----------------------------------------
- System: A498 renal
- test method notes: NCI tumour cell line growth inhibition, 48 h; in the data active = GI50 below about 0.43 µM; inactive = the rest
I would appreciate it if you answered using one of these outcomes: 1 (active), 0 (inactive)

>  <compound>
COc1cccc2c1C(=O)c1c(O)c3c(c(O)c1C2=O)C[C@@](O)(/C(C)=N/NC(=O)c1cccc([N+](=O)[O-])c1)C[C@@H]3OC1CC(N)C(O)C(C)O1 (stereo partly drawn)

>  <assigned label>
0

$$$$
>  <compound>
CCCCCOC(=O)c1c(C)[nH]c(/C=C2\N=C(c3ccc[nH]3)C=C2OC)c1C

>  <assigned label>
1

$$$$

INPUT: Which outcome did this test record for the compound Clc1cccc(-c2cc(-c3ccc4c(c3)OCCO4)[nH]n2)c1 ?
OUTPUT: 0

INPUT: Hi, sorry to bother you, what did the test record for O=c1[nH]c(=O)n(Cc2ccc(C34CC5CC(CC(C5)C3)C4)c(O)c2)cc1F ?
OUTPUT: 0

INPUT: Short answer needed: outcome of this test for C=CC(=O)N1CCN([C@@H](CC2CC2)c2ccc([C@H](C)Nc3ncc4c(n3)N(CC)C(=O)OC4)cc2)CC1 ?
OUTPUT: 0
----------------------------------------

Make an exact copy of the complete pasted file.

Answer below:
- System: A498 renal
- test method notes: NCI tumour cell line growth inhibition, 48 h; in the data active = GI50 below about 0.43 µM; inactive = the rest
I would appreciate it if you answered using one of these outcomes: 1 (active), 0 (inactive)

>  <compound>
COc1cccc2c1C(=O)c1c(O)c3c(c(O)c1C2=O)C[C@@](O)(/C(C)=N/NC(=O)c1cccc([N+](=O)[O-])c1)C[C@@H]3OC1CC(N)C(O)C(C)O1 (stereo partly drawn)

>  <assigned label>
0

$$$$
>  <compound>
CCCCCOC(=O)c1c(C)[nH]c(/C=C2\N=C(c3ccc[nH]3)C=C2OC)c1C

>  <assigned label>
1

$$$$

INPUT: Which outcome did this test record for the compound Clc1cccc(-c2cc(-c3ccc4c(c3)OCCO4)[nH]n2)c1 ?
OUTPUT: 0

INPUT: Hi, sorry to bother you, what did the test record for O=c1[nH]c(=O)n(Cc2ccc(C34CC5CC(CC(C5)C3)C4)c(O)c2)cc1F ?
OUTPUT: 0

INPUT: Short answer needed: outcome of this test for C=CC(=O)N1CCN([C@@H](CC2CC2)c2ccc([C@H](C)Nc3ncc4c(n3)N(CC)C(=O)OC4)cc2)CC1 ?
OUTPUT: 0